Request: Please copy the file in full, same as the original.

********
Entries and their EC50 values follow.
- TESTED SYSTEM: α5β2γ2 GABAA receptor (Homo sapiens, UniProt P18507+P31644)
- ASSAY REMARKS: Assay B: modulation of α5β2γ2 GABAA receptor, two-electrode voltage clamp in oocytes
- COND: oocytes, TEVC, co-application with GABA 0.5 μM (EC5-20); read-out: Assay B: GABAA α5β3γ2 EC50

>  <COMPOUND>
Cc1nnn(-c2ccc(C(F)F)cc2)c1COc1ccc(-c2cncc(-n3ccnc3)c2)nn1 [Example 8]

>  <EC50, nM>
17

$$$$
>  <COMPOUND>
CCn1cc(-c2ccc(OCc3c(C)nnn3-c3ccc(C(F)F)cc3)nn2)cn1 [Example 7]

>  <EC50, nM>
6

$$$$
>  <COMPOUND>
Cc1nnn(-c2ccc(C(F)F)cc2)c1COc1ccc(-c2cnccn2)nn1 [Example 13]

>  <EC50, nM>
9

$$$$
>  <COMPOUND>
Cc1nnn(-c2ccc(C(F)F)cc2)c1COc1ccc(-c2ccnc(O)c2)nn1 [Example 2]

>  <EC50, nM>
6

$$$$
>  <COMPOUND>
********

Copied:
Entries and their EC50 values follow.
- TESTED SYSTEM: α5β2γ2 GABAA receptor (Homo sapiens, UniProt P18507+P31644)
- ASSAY REMARKS: Assay B: modulation of α5β2γ2 GABAA receptor, two-electrode voltage clamp in oocytes
- COND: oocytes, TEVC, co-application with GABA 0.5 μM (EC5-20); read-out: Assay B: GABAA α5β3γ2 EC50

>  <COMPOUND>
Cc1nnn(-c2ccc(C(F)F)cc2)c1COc1ccc(-c2cncc(-n3ccnc3)c2)nn1 [Example 8]

>  <EC50, nM>
17

$$$$
>  <COMPOUND>
CCn1cc(-c2ccc(OCc3c(C)nnn3-c3ccc(C(F)F)cc3)nn2)cn1 [Example 7]

>  <EC50, nM>
6

$$$$
>  <COMPOUND>
Cc1nnn(-c2ccc(C(F)F)cc2)c1COc1ccc(-c2cnccn2)nn1 [Example 13]

>  <EC50, nM>
9

$$$$
>  <COMPOUND>
Cc1nnn(-c2ccc(C(F)F)cc2)c1COc1ccc(-c2ccnc(O)c2)nn1 [Example 2]

>  <EC50, nM>
6

$$$$
>  <COMPOUND>